Books: Auden: The Sage of Anxiety

His face was as worn as the limestone landscape that he loved and praised, massive, brown, seamed like a walnut.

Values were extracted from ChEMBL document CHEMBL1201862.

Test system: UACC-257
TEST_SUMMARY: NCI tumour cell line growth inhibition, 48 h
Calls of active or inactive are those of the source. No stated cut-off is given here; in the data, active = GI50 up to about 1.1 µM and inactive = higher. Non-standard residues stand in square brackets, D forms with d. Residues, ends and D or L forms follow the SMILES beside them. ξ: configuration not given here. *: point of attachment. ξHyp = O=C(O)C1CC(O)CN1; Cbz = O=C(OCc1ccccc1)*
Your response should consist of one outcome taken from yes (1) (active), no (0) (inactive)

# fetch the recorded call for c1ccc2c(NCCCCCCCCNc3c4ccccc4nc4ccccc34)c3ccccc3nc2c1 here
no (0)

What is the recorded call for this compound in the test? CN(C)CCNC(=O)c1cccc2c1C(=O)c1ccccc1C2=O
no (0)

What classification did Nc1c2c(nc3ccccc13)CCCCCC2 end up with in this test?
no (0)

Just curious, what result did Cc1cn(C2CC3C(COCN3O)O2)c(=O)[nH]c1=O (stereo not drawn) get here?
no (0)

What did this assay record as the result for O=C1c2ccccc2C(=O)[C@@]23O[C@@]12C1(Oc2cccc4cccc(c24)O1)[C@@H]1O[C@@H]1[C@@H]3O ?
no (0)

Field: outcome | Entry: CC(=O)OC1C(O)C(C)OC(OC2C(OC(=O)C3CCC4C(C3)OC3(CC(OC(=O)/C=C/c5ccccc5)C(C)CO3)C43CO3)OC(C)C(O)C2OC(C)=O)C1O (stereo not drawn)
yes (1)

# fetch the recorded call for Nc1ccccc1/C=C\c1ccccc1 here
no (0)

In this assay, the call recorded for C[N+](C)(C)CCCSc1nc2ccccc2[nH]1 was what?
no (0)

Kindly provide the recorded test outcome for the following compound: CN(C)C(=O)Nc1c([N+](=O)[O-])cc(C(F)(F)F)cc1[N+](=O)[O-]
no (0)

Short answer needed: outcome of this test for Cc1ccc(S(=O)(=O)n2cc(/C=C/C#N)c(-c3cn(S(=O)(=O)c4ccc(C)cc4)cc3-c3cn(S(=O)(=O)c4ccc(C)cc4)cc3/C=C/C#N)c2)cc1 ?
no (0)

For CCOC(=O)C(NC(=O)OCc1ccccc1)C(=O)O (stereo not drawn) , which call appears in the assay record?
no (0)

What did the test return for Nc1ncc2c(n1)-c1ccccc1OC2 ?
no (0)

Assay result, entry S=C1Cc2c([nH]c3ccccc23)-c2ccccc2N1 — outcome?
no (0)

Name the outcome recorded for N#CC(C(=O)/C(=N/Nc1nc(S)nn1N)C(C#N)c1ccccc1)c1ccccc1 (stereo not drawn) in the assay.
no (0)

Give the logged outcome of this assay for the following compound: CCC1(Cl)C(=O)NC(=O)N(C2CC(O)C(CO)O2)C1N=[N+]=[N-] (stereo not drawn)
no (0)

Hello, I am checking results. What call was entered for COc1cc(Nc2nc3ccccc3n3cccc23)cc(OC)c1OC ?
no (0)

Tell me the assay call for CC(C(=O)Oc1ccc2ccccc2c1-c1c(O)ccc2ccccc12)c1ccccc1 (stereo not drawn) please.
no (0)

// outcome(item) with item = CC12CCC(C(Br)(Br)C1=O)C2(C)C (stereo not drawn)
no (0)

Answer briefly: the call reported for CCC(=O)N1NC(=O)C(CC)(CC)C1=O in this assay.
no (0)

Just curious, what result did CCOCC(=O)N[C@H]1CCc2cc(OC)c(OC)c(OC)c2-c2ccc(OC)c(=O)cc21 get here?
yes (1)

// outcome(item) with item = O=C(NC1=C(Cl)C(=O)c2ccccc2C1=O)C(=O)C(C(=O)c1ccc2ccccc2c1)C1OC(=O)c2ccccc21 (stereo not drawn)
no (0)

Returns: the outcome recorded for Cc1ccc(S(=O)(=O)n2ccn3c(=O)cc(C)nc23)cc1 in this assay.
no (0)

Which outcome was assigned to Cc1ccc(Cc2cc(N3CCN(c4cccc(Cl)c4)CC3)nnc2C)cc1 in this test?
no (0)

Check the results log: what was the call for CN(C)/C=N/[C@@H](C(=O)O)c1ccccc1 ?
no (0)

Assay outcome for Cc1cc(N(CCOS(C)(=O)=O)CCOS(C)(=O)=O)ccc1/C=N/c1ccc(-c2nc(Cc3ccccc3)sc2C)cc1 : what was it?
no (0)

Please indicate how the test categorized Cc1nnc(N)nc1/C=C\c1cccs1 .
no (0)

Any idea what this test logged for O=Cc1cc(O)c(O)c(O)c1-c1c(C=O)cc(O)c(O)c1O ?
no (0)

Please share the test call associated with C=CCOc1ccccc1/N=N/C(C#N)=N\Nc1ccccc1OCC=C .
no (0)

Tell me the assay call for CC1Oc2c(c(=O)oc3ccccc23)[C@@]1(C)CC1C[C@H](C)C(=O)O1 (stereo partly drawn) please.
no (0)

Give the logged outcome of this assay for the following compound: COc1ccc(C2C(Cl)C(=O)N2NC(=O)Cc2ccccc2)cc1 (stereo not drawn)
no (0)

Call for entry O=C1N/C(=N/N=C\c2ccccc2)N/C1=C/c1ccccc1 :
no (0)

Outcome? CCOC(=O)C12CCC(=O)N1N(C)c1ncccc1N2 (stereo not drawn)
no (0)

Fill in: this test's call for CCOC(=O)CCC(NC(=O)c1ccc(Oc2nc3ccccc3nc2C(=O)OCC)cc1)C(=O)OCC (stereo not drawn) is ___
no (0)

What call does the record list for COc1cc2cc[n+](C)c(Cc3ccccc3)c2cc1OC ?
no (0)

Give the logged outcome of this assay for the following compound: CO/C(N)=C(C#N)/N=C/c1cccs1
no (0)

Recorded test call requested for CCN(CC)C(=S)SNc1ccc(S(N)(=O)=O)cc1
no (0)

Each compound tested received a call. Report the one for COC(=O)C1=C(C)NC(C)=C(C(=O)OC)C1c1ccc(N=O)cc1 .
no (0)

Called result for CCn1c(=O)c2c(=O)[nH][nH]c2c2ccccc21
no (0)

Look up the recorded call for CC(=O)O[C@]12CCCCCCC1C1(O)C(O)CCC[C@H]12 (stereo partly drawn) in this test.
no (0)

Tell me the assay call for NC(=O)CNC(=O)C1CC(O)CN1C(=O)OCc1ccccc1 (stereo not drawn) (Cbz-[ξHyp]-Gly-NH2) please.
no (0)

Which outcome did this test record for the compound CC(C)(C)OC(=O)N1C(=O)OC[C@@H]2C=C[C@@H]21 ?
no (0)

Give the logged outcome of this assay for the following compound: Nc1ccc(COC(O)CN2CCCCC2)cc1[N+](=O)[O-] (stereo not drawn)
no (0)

It might have belonged to a ravaged cigar-store Indian who lived too long and felt too deeply the weight of human weakness. His voice, lifting as it often did over lecture audiences in places like Fond du Lac, Wis., Ames, Iowa, or Cambridge, Mass., was high, flat and to some American ears, unnervingly British. His two grandfathers were Anglican clergymen. He studied biology at Oxford and at the end of his life held a...

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